“A writer or any artist gets better by learning from the best. You try to get as much knowledge about how something is done. I was reading as much as I could. I read Flannery O’Connor, William Faulkner, Thomas Wolfe, writers from other countries, anything I could get me hands on,” Rash said.

He was in his early 20s when he first began writing. Rash did not enjoy initial success. He said he needed to better master his craft – which pushed him to read and write even more.

“I was slow developing as a writer. Some people develop more quickly. I didn’t start writing until college, and then there’s Lee Smith who was writing novels as a kid,” Rash said.

The author said he marvels at what splotches of ink – storytelling – can mean to readers. He remembers at age 15, feeling that excitement and emotion as he made his way through “Crime and Punishment,” by Russian Writer Fyodor Dostoevsky.

“I was just reading ink on a page and I was having an almost outer-body experience. That book changed my life,” Rash said. “It was such an intense experience and to see that language could do that made me want to try it. I tried to do it and I wasn’t successful, but I didn’t give up.”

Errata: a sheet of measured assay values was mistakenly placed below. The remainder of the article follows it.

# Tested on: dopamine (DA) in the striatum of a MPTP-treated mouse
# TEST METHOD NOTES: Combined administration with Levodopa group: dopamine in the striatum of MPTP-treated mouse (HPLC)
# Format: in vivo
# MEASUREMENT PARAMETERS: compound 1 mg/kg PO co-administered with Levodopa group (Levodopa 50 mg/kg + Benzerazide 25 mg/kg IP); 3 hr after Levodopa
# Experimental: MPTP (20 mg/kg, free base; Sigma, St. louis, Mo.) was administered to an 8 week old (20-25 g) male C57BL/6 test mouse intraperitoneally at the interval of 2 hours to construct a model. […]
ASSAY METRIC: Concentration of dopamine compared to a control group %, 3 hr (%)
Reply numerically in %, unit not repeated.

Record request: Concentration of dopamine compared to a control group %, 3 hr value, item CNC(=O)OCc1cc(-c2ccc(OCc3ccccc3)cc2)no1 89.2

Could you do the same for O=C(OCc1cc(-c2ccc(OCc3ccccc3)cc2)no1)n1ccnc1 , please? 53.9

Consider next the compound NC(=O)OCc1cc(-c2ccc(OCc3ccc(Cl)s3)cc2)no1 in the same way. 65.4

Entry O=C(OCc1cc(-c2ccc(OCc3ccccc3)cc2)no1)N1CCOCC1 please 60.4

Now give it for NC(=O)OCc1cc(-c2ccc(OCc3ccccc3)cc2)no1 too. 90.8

Rash’s persistence eventually paid off, resulting, most notably, with his novels “Serena” and “The World Made Straight.”

“Serena” tells the story of a newlywed couple in 1930s North Carolina who plan to create a timber empire. Literary critics and readers often describe the books as a modern retelling of Shakespeare’s “Macbeth.”

Rash said he wanted the novel to have the feel of an Elizabethan play set in North Carolina and to have a story, with undertones hearkening back to other literature.

In 2014, the story was turned into a film starring Jennifer Lawrence and Bradley Cooper. It received mostly negative reviews. Rash described the film as “disappointing.”

“Serena” was also the “One Book” selection for WCU in 2014. Incoming freshmen were given the novel, free of charge, to read over the summer. It was incorporated into many first-year student classrooms to provide, as the university explained, a “common intellectual conversation.”